Do you remember the time when iOS relied on Google Maps for directionary functions? Well of course you do.  Like the mat that you were so comfortably dusting your feet on when suddenly it’s pulled out from underneath you, causing you to fall and land with a heavy thud therefore eliciting gloriously profane utterances—yeah Apple’s user’s reaction when Apple discontinued Google Maps on their devices with iOS 6 (released late October 2012). iOS isn’t the only device that relies heavily on Google Maps though, any Android device as a matter of fact.  And since most cell phone users are on either iOS or Android, it’s safe to say the bulk of us are on Google Maps.  We use it, we don’t exactly recall the Google brand every time we use the maps, but judging from the sheer reaction of the Apple fans that had the Google taken out of their maps, the withdrawal is debilitating.


As a student I use Google a lot.  I use Google docs for synchronized document working, Google groups for synchronized private online chat discussions, Google search and Google maps for obvious reasons, and to a lesser extent, Google+ for social networking.  YouTube, in fact, my favorite go-to site for my daily fix of videos and visual snippets, is owned by Google (bought over in 2006 at a price of US$1.6 billion).  Google hasn’t exactly changed my life; it’s quite rightly part of my life.  And I see many of you stuck in this circle of reliance too.


Maps, Docs, Earth, Scholar, Calendar, YouTube, and Groups notwithstanding, many other people use Google for all sorts of things.  Adsense for example, puts the dime in SME online businesses—if SME online businesses ever needed the word dime to spell it (you get my point don’t you). People use Google to post notifications and keep them abreast of daily events of interest, appointments and whatnot – much like how on a more micro scale your hand phone would ring you a notice telling you what to expect an hour later – “DO THE LAUNDRY NOW LEROY!”


Schools advocate the use of Google (Scholar especially – in tandem to other scholarly search engines they have in place), lecturers use Google groups to keep in touch with students (like mine right now!) and many many more.  Given that we are all so reliant on Google, it begs the frightening question that if it were all to come to nought one day – services, applications and other critically acclaimed and much utilized functions – what will become of us? I hate to admit it but, it might just be the end of the world as we know it (REM, 1987).

The Trojans have landed

Troy wasn’t built in a day, but the city besieged from within, fell within a matter of hours.  How?  Well that’s pretty easy, the Trojans lined up a very attractive trophy outside the firewalls of Troy, without thoroughly scanning the trophy, it was selected and the package was hauled into the city.  Being a RAT Trojan, the innocuous looking horse discreetly unpacked its malicious content thus allowing the Trojan extensions to exe. (or execute) actions which will further compromise the integrity of the city.  Racing to raise the gates, the malicious militia invaded the town and disabled its functions from within, subduing resistance forces and making off with good loot like credit card information, security numbers and vital corporate information etc. T’was a good day for the hacker.  If it were your computer you wouldn’t be so lucky—all these would have transpired in a matter of seconds.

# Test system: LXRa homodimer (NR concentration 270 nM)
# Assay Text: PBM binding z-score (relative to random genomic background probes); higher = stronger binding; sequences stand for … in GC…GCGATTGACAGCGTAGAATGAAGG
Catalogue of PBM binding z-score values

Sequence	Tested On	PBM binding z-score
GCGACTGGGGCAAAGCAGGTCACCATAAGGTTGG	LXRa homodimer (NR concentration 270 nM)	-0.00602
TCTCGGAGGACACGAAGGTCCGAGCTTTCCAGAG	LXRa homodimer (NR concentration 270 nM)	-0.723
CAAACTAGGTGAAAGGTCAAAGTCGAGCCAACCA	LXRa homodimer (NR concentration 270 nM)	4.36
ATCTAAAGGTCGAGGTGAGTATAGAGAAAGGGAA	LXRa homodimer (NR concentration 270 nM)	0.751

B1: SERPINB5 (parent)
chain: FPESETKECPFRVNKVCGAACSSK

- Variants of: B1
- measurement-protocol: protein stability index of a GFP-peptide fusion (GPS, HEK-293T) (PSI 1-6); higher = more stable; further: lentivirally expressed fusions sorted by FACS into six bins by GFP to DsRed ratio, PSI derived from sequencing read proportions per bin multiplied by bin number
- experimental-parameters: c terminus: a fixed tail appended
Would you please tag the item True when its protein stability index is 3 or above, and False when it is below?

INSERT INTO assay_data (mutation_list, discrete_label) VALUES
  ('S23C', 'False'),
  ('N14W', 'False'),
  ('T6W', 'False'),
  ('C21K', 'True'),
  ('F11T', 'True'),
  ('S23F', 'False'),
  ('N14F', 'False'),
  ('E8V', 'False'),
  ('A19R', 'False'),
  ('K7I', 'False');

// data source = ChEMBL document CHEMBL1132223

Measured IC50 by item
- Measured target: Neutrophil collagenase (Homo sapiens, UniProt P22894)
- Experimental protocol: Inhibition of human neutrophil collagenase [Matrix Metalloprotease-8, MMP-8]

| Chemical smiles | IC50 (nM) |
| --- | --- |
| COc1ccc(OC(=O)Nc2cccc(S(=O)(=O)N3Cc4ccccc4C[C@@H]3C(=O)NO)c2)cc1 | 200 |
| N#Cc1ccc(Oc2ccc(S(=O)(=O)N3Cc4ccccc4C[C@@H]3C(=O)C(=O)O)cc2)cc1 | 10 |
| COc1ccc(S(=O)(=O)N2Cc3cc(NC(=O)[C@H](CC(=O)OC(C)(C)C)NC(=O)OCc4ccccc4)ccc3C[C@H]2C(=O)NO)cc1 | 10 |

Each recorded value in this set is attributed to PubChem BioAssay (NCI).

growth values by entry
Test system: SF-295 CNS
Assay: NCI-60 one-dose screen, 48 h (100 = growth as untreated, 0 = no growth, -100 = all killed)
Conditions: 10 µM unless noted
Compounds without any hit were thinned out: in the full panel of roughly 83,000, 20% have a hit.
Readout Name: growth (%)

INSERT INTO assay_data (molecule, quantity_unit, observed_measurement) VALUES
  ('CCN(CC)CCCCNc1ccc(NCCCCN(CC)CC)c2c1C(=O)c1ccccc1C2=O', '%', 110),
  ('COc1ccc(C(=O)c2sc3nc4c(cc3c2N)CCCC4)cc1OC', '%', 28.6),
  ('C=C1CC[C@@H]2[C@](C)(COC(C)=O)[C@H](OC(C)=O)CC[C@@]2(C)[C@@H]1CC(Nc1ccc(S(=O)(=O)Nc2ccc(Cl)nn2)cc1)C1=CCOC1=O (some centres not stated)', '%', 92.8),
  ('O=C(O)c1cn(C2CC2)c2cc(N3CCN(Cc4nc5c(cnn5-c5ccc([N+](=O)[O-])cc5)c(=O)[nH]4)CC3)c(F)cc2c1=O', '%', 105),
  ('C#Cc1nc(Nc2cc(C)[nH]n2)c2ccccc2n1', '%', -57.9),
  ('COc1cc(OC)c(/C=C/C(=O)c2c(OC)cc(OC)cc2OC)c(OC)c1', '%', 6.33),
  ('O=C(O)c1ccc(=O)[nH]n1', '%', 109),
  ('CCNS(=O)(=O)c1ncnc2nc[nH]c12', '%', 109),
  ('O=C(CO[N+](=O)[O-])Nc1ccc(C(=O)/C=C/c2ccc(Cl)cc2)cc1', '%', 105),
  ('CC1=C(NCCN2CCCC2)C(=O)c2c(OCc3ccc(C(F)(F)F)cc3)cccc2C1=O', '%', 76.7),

So what is a Trojan in a nutshell? And no, it’s not a Trojan soldier being forced into the confines of an empty nut shell – a Trojan, like many of its brothers and sisters are viruses, malicious software (or malware) that infiltrate your computer, replicating itself to adverse effects to you and any other device it comes into contact with.  There exists remedies to it and there are certainly ways to contain it but it would take one less curious eye and one less trigger happy finger if you’re going to “totally” shut out these pesky annoyances.


For starters, when in doubt, trash it – as the saying goes, curiosity killed the cat—or in this case, may kill your computer.  According to Intel Company, McAfee, who provides a generous list of extensive anti-virus tips on their site, their number one recommendation towards virus prevention is to stay away from files with hidden, suspicious and untrustworthy origins/sources.

Taking out Cyrus the Virus – putting the bunny back in the box


And you will find many more helpful suggestions in the link provided below.  However even the best defense leaks sometimes and one can never be too prepared for the trying times that follow.  What would help your cause significantly would be to backup your files on a regular basis – this way all is not lost when your firewall bursts and your hard drive is inundated with malicious swimmers and phishes.

To sum it all up, thread lightly and err on the side of caution.  Update your antivirus regularly and conduct timely scans. What is that you say?  Don’t have one?  Well you’re in luck, there are plenty of antivirus software providers on the internet but be wary as many can be virus carriers themselves!  But if you ever find yourself in that unfortunate position, try this on for size – Microsoft’s FOC security scanner http://www.microsoft.com/security/scanner/en-us/default.aspx but of course, if you suspect this one’s a virus waiting to pounce too, don’t click the link then.  It’s just really lousy intuition on your part—for that there’s little saving.